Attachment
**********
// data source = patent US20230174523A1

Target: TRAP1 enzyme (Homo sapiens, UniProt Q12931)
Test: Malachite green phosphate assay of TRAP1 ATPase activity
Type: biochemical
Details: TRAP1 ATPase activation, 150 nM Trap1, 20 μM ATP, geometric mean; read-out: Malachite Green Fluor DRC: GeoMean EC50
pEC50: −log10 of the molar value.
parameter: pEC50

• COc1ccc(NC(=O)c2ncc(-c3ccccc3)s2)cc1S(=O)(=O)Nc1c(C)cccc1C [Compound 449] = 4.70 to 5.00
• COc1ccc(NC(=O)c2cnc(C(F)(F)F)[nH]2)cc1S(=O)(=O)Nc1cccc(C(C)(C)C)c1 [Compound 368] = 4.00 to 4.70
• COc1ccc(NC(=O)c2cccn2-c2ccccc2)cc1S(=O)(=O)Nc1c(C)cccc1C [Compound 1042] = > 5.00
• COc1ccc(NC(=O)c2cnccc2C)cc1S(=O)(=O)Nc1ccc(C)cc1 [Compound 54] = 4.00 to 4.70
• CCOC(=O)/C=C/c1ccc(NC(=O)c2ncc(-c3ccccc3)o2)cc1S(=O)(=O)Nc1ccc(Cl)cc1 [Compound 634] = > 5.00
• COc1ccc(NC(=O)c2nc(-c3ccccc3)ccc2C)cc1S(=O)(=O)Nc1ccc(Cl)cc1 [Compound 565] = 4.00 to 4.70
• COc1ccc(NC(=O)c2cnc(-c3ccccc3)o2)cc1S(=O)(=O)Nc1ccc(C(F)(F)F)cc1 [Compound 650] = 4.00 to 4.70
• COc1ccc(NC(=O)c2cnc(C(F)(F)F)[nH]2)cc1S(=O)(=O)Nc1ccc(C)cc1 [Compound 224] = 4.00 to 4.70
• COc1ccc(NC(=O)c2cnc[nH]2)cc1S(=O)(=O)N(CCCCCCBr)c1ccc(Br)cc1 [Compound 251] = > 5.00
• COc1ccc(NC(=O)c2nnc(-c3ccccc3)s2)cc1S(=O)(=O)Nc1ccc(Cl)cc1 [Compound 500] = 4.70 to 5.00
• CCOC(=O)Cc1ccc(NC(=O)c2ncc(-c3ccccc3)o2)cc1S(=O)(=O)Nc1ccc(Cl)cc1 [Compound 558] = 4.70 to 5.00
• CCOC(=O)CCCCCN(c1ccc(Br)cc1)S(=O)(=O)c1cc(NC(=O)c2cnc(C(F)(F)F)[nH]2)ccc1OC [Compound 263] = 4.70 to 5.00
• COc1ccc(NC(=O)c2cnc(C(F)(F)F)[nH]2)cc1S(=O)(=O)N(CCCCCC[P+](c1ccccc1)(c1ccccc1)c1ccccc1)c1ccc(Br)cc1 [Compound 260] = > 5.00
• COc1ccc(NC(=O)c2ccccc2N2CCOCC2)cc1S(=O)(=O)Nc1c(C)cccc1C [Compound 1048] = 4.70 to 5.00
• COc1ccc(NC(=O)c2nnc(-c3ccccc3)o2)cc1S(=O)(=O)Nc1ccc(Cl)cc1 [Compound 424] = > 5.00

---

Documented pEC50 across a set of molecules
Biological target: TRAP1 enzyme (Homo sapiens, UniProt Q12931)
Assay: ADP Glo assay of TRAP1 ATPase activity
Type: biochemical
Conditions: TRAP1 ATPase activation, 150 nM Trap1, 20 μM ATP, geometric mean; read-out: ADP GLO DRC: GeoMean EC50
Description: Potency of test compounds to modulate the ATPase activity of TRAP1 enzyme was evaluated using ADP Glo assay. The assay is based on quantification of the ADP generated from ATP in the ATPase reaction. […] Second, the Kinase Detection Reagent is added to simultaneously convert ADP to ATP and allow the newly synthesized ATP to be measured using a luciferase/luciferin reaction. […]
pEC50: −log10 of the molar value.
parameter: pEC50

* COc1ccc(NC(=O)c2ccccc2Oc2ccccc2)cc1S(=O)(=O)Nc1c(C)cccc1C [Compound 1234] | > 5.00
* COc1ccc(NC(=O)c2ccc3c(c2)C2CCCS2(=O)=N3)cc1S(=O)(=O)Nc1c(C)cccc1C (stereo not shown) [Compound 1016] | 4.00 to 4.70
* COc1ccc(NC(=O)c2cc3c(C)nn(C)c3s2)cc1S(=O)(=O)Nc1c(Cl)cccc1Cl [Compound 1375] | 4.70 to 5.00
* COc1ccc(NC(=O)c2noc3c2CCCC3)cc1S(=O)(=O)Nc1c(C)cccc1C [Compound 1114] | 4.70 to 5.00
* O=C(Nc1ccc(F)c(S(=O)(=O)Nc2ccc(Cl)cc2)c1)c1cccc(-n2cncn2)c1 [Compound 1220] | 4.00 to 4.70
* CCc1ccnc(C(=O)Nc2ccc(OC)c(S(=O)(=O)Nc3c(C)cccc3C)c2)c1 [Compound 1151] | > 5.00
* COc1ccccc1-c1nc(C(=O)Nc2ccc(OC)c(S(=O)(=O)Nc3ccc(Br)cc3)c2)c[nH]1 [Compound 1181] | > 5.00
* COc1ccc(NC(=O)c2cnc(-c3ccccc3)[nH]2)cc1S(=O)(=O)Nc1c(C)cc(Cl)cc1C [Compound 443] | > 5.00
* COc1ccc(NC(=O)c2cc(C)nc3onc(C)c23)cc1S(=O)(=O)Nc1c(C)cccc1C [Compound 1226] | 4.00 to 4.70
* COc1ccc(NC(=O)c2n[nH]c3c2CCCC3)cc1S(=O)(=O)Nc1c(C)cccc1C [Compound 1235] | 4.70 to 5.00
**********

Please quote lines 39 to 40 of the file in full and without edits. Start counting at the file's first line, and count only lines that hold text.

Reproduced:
* COc1ccc(NC(=O)c2cnc(-c3ccccc3)[nH]2)cc1S(=O)(=O)Nc1c(C)cc(Cl)cc1C [Compound 443] | > 5.00
* COc1ccc(NC(=O)c2cc(C)nc3onc(C)c23)cc1S(=O)(=O)Nc1c(C)cccc1C [Compound 1226] | 4.00 to 4.70